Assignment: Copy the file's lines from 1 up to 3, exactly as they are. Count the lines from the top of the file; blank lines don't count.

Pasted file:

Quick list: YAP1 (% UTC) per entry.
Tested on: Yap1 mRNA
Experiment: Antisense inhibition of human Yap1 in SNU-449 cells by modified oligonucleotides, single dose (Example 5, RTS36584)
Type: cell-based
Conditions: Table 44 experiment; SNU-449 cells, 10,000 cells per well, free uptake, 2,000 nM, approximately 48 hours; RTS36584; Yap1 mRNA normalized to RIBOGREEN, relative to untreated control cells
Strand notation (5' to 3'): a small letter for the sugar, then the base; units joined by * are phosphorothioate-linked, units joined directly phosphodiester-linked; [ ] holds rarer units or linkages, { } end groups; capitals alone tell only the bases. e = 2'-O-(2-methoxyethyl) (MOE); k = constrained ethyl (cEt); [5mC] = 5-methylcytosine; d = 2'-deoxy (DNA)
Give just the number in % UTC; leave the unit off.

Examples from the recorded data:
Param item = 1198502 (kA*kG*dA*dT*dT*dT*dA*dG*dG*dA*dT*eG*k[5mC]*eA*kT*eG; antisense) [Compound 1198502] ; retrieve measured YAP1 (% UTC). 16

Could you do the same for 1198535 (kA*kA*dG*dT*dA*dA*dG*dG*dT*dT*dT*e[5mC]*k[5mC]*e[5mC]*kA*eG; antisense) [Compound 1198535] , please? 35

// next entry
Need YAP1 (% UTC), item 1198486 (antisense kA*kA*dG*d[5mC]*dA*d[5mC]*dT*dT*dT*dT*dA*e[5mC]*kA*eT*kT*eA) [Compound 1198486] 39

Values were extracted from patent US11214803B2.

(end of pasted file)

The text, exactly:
Quick list: YAP1 (% UTC) per entry.
Tested on: Yap1 mRNA
Experiment: Antisense inhibition of human Yap1 in SNU-449 cells by modified oligonucleotides, single dose (Example 5, RTS36584)